“Scaling” a product in business typically means moving from a small number of “early adopters” to a larger number of “early majority” users.1 In the field of education, however, “scaling” an educational product or program has been more challenging to define. A growing body of research on scaling educational products calls for a more nuanced definition that speaks to the unique context of educational settings. In this blog post, we highlight three promising ideas from this research for thinking about scale in educational contexts.
Scaling is more than numbers
One of the most prominent scholars studying scaling in educational contexts is Dr. Cynthia Coburn, who argues that the traditional view of scaling with a “focus on numbers alone” fails to account for additional dimensions of scale that are crucial to consider (p. 4).2 In Coburn’s model, a program or product that innovators are seeking to scale must achieve four things: depth of implementation, spread, shift in ownership, and sustainability.
For an educational product to achieve depth of implementation, Coburn suggests, it “must effect deep and consequential change in classroom practice” (p. 4). Spread refers to the integration of the product throughout the multiple levels of an education institution, while shift in ownership refers to the transition of the product from the product team to education practitioners. Finally, sustainability means the product must be able to sustain consequential change even after the initial influx of resources and professional development opportunities have ended.
This more expansive definition suggests that when innovators think about scaling an educational product, they should look beyond just the number of end users and focus on implementation that is deeply integrated into everyday teaching and learning, school routines, and existing systems.
Scaling is a dynamic concept with multiple meanings
Morel and colleagues argue that scale can have multiple meanings, which can shift over time depending on the goals of a particular product or needs of a user.3 In this model, “scale” can encompass components such as adoption, replication, adaptation, or reinvention. Further, the relevant component of scale at any given time may evolve depending on where a product is in the design or implementation process.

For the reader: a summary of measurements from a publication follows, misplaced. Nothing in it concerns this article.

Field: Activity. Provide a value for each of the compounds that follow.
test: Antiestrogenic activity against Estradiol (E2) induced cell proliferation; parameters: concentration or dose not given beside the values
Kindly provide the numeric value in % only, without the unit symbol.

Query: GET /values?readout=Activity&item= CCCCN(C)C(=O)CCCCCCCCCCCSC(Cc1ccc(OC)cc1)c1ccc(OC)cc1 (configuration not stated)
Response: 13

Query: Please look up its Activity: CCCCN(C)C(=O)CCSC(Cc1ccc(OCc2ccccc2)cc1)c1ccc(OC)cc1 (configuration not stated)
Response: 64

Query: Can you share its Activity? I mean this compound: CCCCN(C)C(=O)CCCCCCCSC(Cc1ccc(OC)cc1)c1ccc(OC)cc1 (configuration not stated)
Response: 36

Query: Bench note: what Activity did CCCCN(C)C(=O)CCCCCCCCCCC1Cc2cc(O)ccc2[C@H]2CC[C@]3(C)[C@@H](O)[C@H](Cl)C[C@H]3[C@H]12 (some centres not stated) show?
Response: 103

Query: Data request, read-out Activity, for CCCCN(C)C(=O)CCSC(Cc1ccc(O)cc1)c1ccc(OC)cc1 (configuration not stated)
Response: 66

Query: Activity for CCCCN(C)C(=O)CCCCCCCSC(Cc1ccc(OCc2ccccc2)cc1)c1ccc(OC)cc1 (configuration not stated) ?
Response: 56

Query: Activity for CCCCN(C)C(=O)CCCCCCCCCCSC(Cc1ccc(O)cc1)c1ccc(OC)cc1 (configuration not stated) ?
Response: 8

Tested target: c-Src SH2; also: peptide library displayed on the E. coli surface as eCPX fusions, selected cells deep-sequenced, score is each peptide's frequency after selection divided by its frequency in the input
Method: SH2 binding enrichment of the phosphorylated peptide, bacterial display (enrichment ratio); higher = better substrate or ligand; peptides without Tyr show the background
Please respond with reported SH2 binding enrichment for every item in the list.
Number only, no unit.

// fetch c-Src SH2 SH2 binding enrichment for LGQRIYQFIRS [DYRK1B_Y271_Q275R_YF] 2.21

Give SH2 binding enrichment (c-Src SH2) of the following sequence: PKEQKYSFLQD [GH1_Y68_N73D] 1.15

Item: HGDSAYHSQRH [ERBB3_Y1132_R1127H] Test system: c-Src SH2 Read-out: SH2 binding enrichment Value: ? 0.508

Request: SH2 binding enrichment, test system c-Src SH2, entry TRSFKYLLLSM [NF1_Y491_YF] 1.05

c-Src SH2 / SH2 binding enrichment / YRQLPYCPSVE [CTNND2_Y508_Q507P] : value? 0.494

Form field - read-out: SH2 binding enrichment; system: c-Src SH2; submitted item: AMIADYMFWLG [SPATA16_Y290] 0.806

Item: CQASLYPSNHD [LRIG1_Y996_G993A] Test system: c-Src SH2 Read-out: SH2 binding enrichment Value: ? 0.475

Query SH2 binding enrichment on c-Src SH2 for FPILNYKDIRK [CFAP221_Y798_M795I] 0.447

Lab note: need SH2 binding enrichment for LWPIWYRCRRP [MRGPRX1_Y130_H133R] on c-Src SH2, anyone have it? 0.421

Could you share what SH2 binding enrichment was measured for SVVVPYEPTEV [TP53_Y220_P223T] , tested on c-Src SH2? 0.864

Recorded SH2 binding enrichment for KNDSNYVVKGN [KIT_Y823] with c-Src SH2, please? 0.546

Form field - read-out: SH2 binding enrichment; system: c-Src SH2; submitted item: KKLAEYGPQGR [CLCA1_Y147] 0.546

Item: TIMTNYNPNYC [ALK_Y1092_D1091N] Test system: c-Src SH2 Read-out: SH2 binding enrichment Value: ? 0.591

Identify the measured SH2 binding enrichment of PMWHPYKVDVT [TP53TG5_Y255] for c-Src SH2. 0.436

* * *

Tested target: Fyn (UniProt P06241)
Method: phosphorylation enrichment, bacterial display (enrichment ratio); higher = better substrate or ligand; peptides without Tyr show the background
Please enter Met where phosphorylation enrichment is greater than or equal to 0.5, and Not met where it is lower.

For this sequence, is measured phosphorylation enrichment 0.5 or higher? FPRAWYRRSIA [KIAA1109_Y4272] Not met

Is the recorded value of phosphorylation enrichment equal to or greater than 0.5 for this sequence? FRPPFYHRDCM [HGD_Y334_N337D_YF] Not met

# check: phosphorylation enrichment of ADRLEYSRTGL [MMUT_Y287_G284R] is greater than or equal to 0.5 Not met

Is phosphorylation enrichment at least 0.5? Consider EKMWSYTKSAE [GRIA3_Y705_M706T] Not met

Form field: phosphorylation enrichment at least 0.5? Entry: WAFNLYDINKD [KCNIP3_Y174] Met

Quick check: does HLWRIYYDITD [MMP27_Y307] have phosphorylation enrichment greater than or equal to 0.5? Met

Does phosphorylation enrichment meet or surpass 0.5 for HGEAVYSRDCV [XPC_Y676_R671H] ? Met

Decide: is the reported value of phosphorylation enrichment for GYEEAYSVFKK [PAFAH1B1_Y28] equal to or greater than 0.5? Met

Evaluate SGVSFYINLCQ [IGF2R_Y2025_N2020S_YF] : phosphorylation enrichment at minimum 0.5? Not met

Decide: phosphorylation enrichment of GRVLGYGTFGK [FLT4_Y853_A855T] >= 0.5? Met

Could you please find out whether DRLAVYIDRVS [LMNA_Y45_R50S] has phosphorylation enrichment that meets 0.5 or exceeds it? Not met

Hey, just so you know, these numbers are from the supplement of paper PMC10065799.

For example, when a product is in the first days of implementation, adoption may be the most relevant component of scale. On the other hand, when a product is past the implementation phase, the adaptation or reinvention of the product may be most relevant.
By understanding that scale is dynamic and has multiple meanings, innovators can consider which definition makes the most sense for their product and how that definition may shift over time.
Scaling is interrelated with design and implementation
Product teams often treat scale as something that happens after design and implementation are complete. Instead, Redding and colleagues suggest that “design, implementation, and scale are interrelated phases of improvement work” (p. 590).4 Expanding on Coburn’s four dimensions of scale, they propose product teams should design and implement a product “with scale in mind” (p. 589). In these early phases, teams can consider how local context and resources are set up to inhibit or support strong implementation, scaling, and sustainability of the product, and then iterate on the design to address issues of scale.
What does this mean for the LEARN Network?
Scaling educational products clearly goes beyond amassing a critical number of end users. When thinking about scaling an educational product, innovators need to start early in the design process, consider multiple dimensions of scale and be open to shifting the goals and focus of scaling over time.
How are you defining scale? Contact us with your ideas and experiences scaling in education on Twitter @SRI_Education. The LEARN Network will be sharing scaling stories and resources to support innovators in considering the dynamic, iterative, and multidimensional process of scaling. If you’d like to hear about our progress, sign up for our newsletter here.
2 Coburn, C. (2006). Rethinking scale: Moving beyond numbers to deep and lasting change. Educational Researcher, 32(6), 3–12. https://doi.org/10.3102/0013189X032006003
3 Morel, R. P., Coburn, C., Koehler Catterson, A., & Higgs, J. (2019). The multiple meanings of scale: Implications for researchers and practitioners. Educational Researcher, 48(6), 369–377. https://doi.org/10.3102/0013189X19860531
4 Redding, C., Cannata, M., & Taylor Haynes, K. (2017). With scale in mind: A continuous improvement model for implementation. Peabody Journal of Education, 92(5), 589–608. https://doi.org/10.1080/0161956X.2017.1368635